providing benefits. Employees with an active addiction to a 
substance can be treated, and will recover and will return to 
full productivity and a good life.
    Senator Specter. Mr. Hafer, could we ask you to submit your 
full statement for the record and summarize?
    Mr. Hafer. Yes; I will. Thank you, sir.

                           prepared statement

    I would just like to briefly touch on a piece of 
legislation that is before you today, the substance abuse 
parity legislation, which will be an important first step in 
providing access to treatment for employees. I am convinced 
that the cost savings of this approach are produced in my 
company. And I am confident that other companies will realize 
those savings, as well.
    I would like to reiterate my conviction that in our 
operation of a multinational corporation, GPU cannot afford, 
and you as legislators cannot afford, and we as society in 
general cannot afford the high cost of doing nothing.
    Thank you very much.
    Senator Specter. Thank you very much, Mr. Hafer.
    [The statement follows:]
                  Prepared Statement of Fred D. Hafer
    Mr. Chairman and members of the subcommittee, I am Fred Hafer, 
Chairman, President and CEO of GPU, Inc. GPU is a registered utility 
holding company with three domestic electric utility subsidiaries 
providing service to two million customers in Pennsylvania and New 
Jersey. GPU also owns the GPU International Group, which develops, 
owns, operates and invests in generation, transmission and distribution 
facilities domestically and abroad. I am also a member of the Board of 
Trustees of the Caron Foundation, a nonprofit addiction rehabilitation 
facility. I am grateful for this opportunity to testify on a subject 
which I feel passionate about--substance addiction and recovery.
    I believe that as citizens, we all have an obligation to contribute 
to the betterment of society--to ``give something back.'' Additionally,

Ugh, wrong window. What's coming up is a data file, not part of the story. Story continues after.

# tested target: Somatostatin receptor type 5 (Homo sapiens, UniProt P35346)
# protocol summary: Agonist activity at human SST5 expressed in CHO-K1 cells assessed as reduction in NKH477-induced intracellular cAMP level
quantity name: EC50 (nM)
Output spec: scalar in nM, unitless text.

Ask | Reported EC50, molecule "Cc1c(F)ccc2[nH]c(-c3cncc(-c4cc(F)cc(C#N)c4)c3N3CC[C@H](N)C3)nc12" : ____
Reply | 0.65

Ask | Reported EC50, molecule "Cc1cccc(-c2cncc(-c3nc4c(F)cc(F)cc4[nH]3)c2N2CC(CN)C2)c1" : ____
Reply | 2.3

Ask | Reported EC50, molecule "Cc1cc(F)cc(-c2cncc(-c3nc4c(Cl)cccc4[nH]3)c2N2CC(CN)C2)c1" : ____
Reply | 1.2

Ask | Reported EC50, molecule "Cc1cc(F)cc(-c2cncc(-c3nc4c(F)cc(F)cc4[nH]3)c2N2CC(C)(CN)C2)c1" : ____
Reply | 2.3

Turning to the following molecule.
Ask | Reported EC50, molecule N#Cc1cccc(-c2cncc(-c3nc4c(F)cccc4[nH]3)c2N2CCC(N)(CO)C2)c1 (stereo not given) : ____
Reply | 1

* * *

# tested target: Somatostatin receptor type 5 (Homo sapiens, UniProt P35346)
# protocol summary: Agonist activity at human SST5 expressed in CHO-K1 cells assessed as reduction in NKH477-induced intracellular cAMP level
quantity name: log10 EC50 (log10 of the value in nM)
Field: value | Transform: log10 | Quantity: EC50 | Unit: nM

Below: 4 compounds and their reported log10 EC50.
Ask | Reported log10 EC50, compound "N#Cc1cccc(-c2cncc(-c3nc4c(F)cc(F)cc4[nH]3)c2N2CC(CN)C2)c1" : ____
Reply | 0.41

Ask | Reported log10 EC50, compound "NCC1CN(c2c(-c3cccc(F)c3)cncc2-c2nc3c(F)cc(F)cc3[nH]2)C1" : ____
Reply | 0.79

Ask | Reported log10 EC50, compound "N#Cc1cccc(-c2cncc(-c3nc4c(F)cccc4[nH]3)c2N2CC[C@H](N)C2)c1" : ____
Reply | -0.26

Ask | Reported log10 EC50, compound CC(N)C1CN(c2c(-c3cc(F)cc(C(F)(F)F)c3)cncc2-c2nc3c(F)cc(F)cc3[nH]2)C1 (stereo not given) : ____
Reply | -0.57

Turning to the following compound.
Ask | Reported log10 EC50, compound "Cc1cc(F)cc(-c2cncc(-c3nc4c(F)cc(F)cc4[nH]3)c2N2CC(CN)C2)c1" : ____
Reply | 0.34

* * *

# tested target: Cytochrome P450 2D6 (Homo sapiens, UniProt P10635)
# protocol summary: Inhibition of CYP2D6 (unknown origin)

as a businessperson, I believe the cost of ignoring the problems of 
substance abuse and addiction is intolerable. To do nothing is 
unacceptable from both a societal and a business perspective.
    In all candor, doing something about substance abuse and addiction 
in the workplace requires effort, understanding and probably some 
initial investment of money. However, the money will almost certainly 
be recouped several fold.
    The sheer financial cost to American business as a result of 
chemical dependency is staggering. A full 10 percent of the American 
work force has a chemical dependency problem, according to an estimate 
by the National Institute on Drug Abuse and the National Institute on 
Alcohol Abuse and Alcoholism. A study by the U.S. Chamber of Commerce 
concluded that these workers function at about two-thirds of what is 
considered normal productivity. Additional studies have shown that the 
substance abusing workers, compared to their nonabusing colleagues:
  --Are five times more likely to file a workers' compensation claim;
  --Have unexcused absences from work twice as often; and
  --Are more likely to be involved in a workplace accident.
    When I took these national statistics and applied them to my 
company, GPU, I was stunned. The calculations indicate that if GPU is 
statistically similar to the ``norm,'' substance abuse and dependence 
could be costing GPU and its subsidiaries more than $10 million a year.
    When you consider that the people close to employees with substance 
abuse problems--family members, co-workers or friends--are frequently 
adversely affected as well, the huge impact this phenomenon has on our